Just a month after our trip to San Diego, we were on the road again. I had to be in DC for work, and my husband and daughter (then 7 months old) came along. For this trip, at least, I had done what I could in the planning phase to make the trip easier on us. I had chosen a hotel near the meeting site and Metro, and I booked our flights into Reagan National Airport so we could take Metro straight to the hotel.
We also had adjusted expectations. We knew that getting my daughter down for the night would be a challenge. We asked for a crib, but had traveled with the carseat/stroller travel system so that my daughter would have an alternate place to sleep; this ended up being a good thing because she used it more than the crib.
In all, the trip started off well. I was able to feed my daughter or pump during our breaks, and the meetings themselves went fine. However, things got crazy that weekend.
The forecast was predicting lots of snow for the weekend. When the meetings ended on Friday afternoon, everyone from the east coast was scrambling to get home. I briefly looked into changing our itinerary but couldn't get us back to Phoenix that evening. Our flight was early enough in the day on Saturday that we might get out before the snow hit. I checked the weather on my phone frequently to monitor the situation. I remember going to bed Friday evening, looking out the window, and not seeing a single flake.
I was up once in the night and looked out the window again. The cars were lightly dusted with snow.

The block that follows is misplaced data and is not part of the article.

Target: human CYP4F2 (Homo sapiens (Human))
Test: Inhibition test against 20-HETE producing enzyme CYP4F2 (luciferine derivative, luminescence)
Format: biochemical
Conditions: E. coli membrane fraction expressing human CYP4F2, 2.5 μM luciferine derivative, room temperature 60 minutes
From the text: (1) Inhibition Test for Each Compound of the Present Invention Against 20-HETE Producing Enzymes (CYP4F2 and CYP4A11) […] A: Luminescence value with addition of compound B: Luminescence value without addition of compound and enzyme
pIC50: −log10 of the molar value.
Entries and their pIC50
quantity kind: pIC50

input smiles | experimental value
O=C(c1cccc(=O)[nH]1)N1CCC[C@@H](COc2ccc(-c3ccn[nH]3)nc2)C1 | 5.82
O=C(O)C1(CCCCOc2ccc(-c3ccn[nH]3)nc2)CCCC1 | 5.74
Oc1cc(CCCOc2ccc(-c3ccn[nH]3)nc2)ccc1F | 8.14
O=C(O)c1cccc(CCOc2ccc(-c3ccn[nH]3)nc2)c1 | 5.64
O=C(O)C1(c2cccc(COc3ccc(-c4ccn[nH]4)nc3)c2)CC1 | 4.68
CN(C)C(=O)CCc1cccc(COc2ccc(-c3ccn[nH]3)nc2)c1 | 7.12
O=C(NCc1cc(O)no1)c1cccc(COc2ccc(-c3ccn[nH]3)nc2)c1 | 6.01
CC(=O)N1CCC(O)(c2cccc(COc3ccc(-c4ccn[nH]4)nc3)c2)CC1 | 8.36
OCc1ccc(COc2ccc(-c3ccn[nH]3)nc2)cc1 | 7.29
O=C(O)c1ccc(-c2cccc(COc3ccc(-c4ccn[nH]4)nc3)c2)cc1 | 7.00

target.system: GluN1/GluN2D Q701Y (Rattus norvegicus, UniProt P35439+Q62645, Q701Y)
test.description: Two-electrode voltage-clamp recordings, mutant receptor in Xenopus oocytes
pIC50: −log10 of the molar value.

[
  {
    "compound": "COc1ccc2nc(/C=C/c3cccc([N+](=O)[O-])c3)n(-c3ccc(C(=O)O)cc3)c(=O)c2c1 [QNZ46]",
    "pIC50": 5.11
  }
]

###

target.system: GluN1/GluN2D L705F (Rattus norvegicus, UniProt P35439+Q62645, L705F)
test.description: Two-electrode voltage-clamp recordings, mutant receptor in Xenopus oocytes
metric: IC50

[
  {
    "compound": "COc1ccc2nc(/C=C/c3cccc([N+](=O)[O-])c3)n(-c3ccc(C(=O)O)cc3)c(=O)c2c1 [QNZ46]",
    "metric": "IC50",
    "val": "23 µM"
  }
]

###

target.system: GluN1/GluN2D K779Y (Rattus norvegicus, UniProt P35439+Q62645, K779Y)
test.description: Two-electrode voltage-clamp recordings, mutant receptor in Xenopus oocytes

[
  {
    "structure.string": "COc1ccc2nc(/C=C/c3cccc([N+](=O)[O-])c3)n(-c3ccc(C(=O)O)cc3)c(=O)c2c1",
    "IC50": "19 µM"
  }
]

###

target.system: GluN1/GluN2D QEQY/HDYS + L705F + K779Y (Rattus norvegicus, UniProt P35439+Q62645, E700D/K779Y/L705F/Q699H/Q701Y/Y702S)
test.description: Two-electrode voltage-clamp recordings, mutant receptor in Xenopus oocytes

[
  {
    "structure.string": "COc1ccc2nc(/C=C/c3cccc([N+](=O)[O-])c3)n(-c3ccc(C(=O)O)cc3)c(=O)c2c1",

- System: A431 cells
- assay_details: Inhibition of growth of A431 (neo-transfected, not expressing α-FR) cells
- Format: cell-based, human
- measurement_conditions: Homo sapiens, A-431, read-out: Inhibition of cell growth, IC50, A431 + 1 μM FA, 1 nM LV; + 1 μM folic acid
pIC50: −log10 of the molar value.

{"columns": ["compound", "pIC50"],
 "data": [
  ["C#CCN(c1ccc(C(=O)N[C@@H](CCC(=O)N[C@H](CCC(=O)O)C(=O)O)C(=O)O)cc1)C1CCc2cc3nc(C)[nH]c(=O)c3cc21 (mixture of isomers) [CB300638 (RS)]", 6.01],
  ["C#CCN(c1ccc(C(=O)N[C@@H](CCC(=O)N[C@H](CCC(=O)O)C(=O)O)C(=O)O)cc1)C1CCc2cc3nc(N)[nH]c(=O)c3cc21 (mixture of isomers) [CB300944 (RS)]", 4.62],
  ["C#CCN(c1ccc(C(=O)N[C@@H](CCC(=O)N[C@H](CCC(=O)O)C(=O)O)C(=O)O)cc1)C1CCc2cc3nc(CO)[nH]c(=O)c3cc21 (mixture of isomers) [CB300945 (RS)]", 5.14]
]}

When my daughter and I woke up for the day, there was more snow. I got online to check our flight: it was cancelled. I then called JetBlue customer service to reschedule. They dropped my call twice. It was maddening. Then I got smart and decided to choose Spanish customer service and eventually got to speak to a person. The best they could do was put us on a flight out of BWI the next day. We figured that we could get out there for that. It was not an ideal situation, but I was proud that my Spanish skills had helped us reschedule.
We booked ourselves a hotel room near BWI for that night so we could be closer to our flight. Then we packed and checked out of our hotel in the District. Our plan was to use Metro and a shuttle to get to BWI and then take the free shuttle to the hotel.
Then we stepped outside.
About 3 inches had piled up, but nothing had been cleared from the sidewalks or roads. The wind was fierce, and more snow was falling fast. We were having trouble pushing the stroller and pulling our roller bags. Even though the Metro stop was only about a block away, we turned around and went back inside the hotel after just a few steps... and thank goodness we did: although Metro was running at the time, it closed soon after, and there were stories of people stuck in subway cars for hours. The thought of being in that situation with an infant still makes me shudder.